Respondents are the life blood of survey research, and we regularly conduct research to serve them better. One item that surprised some attendees of my MRII ESOMAR webinar on questionnaire design was the volume of rich responses that I get to my survey closing question, “(Optional.) What, if anything, could we do to improve the quality of this survey?”

Some key themes:

  • Not understanding the question. For instance, the respondent who wrote, “type out some of the acronyms, i may know products by the label versus the acronym.” That’s great advice, and something we generally try to follow, but must have missed on a question or two in that survey.
  • Wanting to opt out of answering. “Next time, give a ‘I don’t know’ or ‘Not applicable’ choice of response to the questions, please!” “An ‘I don’t know’ option would be nice.” “Allow a not familiar option for the last questions.” We typically provide these options, but sometimes clients prefer to edit them out, wanting respondents to take a stand.
  • Requesting “Other (please specify)”. “There were a couple questions that didn’t quite give me an answer that I would choose. There might have been space to include an option of ‘other’.” “Other than maybe adding choices, I thought the quality of the questionnaire was very good.” “Overall I wish there was a greater option for typing my own answer.” We try to always add an “Other” to a list of choices and, if the client would prefer that we not, instead rephrase the question to say, “From the following…”
  • The appearance of the survey. We bumped up the font size of our surveys from 16 points to 18 points after getting comments like these from respondents: “The text needs to be larger as I have problem vision.” “Bigger font but it was good.” “Larger font.” Respondents also complain if the survey is visually boring: “Pictures, please!” “More colors.”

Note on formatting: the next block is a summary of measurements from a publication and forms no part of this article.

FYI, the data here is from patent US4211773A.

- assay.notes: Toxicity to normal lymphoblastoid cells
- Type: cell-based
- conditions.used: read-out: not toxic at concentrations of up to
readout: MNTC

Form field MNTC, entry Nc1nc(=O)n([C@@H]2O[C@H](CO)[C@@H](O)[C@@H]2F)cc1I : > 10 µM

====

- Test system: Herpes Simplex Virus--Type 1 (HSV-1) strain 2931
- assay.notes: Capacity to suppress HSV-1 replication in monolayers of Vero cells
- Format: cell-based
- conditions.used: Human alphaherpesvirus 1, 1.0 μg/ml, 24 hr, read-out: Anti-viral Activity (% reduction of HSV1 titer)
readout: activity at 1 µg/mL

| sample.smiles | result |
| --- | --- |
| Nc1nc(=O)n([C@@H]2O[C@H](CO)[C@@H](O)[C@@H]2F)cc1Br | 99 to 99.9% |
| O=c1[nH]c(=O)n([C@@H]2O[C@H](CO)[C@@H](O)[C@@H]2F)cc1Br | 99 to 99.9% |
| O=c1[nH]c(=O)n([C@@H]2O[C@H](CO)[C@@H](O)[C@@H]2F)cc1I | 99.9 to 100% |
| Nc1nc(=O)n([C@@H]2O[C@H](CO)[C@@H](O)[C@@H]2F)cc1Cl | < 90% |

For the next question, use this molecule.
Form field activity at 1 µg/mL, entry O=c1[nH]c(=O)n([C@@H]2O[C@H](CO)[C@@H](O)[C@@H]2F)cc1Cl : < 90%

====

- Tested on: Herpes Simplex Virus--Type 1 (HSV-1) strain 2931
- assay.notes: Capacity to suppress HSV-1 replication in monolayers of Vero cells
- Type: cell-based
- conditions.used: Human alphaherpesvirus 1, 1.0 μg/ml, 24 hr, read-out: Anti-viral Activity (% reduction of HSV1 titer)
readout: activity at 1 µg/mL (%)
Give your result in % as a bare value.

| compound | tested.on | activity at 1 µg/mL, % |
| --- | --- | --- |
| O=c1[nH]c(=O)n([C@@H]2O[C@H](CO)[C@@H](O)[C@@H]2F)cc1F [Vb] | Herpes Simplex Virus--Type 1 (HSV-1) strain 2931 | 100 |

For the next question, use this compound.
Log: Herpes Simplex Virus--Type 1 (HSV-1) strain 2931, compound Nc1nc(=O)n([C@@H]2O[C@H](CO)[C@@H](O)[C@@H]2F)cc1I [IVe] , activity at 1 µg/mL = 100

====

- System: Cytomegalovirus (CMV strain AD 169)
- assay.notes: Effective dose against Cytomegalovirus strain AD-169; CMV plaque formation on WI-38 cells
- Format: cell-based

• Length. We wrote about this last month (“The Ideal Survey Length”). Respondents typically prefer shorter surveys: “Try taking the survey yourself and time yourself and then change the time to something real not 7 minutes.” “It was WAY too long.” “Make it shorter.”
  • Personal questions. “I don’t think the personal questions should be there, they are irrelevant.” “I thought a lot of the questions were too personal.” “I feel you don’t need to know any personal information of a survey taker just for them to take surveys.” We actually do need demographic information, to make sure the data is representative and to understand differences by subgroups.

The feedback question is also great for pre-tests or soft-launches. Internal testing is important, but sometimes misses things. From a pre-test: “Pay attention to when I said I was unemployed at the very beginning.” We discovered that one page’s visibility logic used the wrong question, which we were able to flag and fix before the full launch. In a soft launch of a survey of SMB owners, about use of legal services, one of the first respondents commented, “I’m a lawyer, so this survey really didn’t apply to me.” So we added industry to the screener and screened out lawyers (2% were screened out). I hadn’t expected any lawyers to be taking that survey!